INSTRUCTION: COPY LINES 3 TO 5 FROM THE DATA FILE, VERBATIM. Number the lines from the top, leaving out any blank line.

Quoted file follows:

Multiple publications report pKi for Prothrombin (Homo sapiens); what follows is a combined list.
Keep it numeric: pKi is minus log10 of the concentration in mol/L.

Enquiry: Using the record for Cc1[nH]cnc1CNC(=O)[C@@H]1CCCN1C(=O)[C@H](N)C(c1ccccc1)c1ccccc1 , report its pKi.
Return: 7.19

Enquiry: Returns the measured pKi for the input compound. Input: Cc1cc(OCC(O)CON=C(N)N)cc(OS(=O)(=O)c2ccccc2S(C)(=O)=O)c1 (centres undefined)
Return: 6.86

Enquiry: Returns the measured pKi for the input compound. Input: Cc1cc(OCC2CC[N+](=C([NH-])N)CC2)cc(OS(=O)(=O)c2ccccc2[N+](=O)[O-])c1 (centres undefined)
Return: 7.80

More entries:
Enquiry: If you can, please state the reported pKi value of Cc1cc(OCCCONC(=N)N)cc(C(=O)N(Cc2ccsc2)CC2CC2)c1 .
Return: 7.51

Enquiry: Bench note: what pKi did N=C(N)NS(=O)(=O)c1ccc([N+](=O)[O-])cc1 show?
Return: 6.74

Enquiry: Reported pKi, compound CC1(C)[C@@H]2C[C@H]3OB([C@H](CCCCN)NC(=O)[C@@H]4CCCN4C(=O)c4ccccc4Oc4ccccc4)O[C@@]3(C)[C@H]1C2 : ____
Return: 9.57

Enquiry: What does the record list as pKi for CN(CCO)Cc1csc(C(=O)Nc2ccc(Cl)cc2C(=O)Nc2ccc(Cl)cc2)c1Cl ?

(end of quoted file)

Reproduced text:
Enquiry: Using the record for Cc1[nH]cnc1CNC(=O)[C@@H]1CCCN1C(=O)[C@H](N)C(c1ccccc1)c1ccccc1 , report its pKi.
Return: 7.19

Enquiry: Returns the measured pKi for the input compound. Input: Cc1cc(OCC(O)CON=C(N)N)cc(OS(=O)(=O)c2ccccc2S(C)(=O)=O)c1 (centres undefined)